My brother looked it in the face and said to Mum "You have Alzheimer's.You're dying." It was the truth. She was glad to know. He cried, I cried. Throughout the early stages of her decline, she'd say "oh that's right, I have Alzheimer's. I read about that didn't I". I still have her hand-written notes trying to diarise her life, thinking this was it's decline, not knowing the decline was a long way to come, and a long journey down. And she wanted me to donate her brain to science to help find a cure. Pragmatic, stoic, inquisitive, she had a right to know. She needed to know because she experienced her decline in a visceral way that she puzzled to understand, and which distressed her, always proud of her intelligence as a working class woman who managed to do her first degree when her five children were grown. She found it hard to explain it to herself without knowing her diagnosis.
I whisper still to her, close up with my breath at her ear, how brave she is, how proud I am of her, how strong a woman she has always been and is still, to face her illness in the way she has. I hear her breathing relax, I hear her random yelling settle. Impossible to know why, and Alzheimer's leads you sometimes to simply be in that moment, generous and warm.
But for Mum, it was too late to make the "unspoken choice", and as I asked above, had she understood, had she known what I her daughter knows, would she have chosen to leave early? Again, I don't know. I am guessing not.
I believe the unspoken choice needs to be spoken. Yet, this is where talk of palliative care stops the conversation. My mother has wonderful care, and yes, a palliative care plan is in operation. But this should not stop the bigger conversation about the unspoken choice. Assisted suicide as an end-of-life plan has tremendous agency and dignity for someone diagnosed early with Alzheimer's and still able to decide their life's journey, knowing that at this present time no cure exists, dying is not only long, but characterized by significant and irreversible cognitive decline.
In Australia, there is no right to euthanasia, assisted suicide or "rational suicide" as it was called in the case of Beverley Broadbent. More importantly, public discourse about an illness that will effect millions of us is in the background of diseases like breast cancer. It is too hidden, too misunderstood in popular imagination, too "new" for us in the sense of our collective experience of the long goodbye.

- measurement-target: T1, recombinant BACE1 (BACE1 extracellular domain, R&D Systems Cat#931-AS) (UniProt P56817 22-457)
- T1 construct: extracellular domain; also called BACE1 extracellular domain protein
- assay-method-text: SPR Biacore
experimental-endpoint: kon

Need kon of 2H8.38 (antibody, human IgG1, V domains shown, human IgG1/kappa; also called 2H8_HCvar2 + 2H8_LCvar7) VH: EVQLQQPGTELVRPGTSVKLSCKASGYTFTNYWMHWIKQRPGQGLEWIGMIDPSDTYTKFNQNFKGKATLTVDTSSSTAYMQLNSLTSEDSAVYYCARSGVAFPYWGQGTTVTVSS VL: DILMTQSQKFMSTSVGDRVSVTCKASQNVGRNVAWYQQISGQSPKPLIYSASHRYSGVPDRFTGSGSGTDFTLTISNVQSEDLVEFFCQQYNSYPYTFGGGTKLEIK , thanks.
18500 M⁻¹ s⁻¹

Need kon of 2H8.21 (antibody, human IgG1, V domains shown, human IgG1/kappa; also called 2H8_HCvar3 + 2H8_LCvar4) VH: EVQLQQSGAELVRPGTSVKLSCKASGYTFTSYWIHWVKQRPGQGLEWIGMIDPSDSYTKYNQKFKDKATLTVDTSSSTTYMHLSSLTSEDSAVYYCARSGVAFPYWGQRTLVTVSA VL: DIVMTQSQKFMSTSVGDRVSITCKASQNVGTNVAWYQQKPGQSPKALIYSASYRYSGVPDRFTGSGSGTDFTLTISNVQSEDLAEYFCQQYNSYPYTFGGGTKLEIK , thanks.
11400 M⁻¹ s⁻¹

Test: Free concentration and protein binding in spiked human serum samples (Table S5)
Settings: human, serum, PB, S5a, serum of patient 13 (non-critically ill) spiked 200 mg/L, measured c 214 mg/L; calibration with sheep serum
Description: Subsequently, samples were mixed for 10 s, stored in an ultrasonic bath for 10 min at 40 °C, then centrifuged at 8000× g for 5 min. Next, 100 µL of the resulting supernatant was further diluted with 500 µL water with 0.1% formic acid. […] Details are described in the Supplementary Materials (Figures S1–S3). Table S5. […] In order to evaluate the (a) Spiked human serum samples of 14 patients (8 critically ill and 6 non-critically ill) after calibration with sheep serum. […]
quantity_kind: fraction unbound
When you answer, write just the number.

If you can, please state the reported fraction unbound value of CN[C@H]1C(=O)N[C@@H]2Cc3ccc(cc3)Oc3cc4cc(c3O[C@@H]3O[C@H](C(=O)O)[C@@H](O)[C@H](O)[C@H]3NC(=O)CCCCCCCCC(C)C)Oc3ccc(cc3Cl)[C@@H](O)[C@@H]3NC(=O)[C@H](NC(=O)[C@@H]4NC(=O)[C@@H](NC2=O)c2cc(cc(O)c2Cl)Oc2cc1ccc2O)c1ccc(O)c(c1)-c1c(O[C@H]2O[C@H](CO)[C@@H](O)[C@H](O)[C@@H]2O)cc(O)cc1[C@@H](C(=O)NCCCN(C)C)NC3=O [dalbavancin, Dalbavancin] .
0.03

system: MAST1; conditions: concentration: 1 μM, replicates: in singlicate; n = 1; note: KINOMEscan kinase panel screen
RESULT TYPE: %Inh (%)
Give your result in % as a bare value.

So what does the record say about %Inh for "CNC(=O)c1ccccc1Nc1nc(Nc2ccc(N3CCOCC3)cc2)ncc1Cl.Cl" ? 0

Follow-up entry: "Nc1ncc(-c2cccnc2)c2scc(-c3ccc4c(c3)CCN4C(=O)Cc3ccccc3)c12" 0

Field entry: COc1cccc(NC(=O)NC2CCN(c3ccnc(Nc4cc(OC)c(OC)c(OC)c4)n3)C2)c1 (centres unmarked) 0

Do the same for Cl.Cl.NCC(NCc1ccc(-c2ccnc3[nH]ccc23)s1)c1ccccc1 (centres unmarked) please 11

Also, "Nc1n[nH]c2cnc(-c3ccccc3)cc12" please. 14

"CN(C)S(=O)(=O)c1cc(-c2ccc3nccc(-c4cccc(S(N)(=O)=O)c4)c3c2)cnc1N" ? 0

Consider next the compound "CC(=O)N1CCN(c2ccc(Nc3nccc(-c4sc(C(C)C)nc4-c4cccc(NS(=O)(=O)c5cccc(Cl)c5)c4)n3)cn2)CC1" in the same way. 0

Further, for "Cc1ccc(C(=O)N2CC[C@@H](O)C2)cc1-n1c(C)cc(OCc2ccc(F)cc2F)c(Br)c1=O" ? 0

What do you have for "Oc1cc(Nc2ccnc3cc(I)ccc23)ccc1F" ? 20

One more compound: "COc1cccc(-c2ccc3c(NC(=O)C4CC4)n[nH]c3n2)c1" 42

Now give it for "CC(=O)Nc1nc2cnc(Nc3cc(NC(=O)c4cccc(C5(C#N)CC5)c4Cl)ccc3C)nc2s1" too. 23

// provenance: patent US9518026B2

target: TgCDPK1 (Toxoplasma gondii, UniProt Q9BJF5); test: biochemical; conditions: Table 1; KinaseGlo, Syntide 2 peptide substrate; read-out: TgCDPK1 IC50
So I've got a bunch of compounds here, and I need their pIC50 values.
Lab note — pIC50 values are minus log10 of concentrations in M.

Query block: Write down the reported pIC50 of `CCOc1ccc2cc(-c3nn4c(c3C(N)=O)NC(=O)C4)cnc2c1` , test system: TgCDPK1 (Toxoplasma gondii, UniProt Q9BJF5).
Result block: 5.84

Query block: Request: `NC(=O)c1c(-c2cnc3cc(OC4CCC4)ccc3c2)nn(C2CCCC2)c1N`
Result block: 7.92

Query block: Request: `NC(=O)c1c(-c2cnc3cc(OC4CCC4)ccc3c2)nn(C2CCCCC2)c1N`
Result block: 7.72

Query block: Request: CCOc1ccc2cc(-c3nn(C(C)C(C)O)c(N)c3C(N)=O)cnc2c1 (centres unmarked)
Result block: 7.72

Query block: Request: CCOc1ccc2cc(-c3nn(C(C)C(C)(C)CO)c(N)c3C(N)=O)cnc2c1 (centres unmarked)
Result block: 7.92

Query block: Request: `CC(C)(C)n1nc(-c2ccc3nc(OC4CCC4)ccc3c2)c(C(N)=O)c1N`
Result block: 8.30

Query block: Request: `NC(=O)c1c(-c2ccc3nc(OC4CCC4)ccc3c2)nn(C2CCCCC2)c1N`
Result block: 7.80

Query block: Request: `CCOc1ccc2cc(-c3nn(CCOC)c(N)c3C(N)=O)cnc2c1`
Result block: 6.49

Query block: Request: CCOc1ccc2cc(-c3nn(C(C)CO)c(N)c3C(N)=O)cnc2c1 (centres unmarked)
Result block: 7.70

In a way, my mother had no choice. We knew nothing about Alzheimer's before her journey took us down that road, and we certainly never expected this bright, remarkable woman to experience cognitive decline. We misread many of the early signs. Misunderstood much, learnt much, felt much. Much I cannot forget, and more still that I do not wish to go through. But the thing her generation of feminist women fought for, was for their daughters to have the choices they did not have. I had the choice to go to university, to control my fertility, to gain a doctorate, to be paid well. But so too should I have the harder choices she did not have - to die at my time of choosing.
Perhaps I too will have no choice. Perhaps I'll be proactive in seeking an early diagnosis too late to still be sufficiently aware to choose. Perhaps the moment will elude me, or the "good night" seem too long. I am my mother's daughter with a will to live bright and bold. But so too may I find courage to go bravely into that good night. Perhaps, as many of my age hope: they will find a cure. I hope pro-active early-diagnosis won't reveal the disease tomorrow, or next year, or in five years time. I'm not ready - there is no "ready". That is the painful irony of Alzheimer's. Not only is it the long goodbye, but an early diagnosis met with a decision to end one's life means an ending whilst one can still decide. Full of life, love and hope, not yet ready to go. If it was tomorrow, would I begin to make preparations?
Who knows? Life is like that. There's the theory one has about it, then there's what really happens. But if I do know early enough (and I differ from my mother because I have seen what she did not) the unspoken choice will be on my mind. That is my right, and the right of all our loved ones who still hover this side of self-determination on the journey towards ending. Dying well, whether at the point of early diagnosis or years later at end-of-life, is important. So too is having the choice.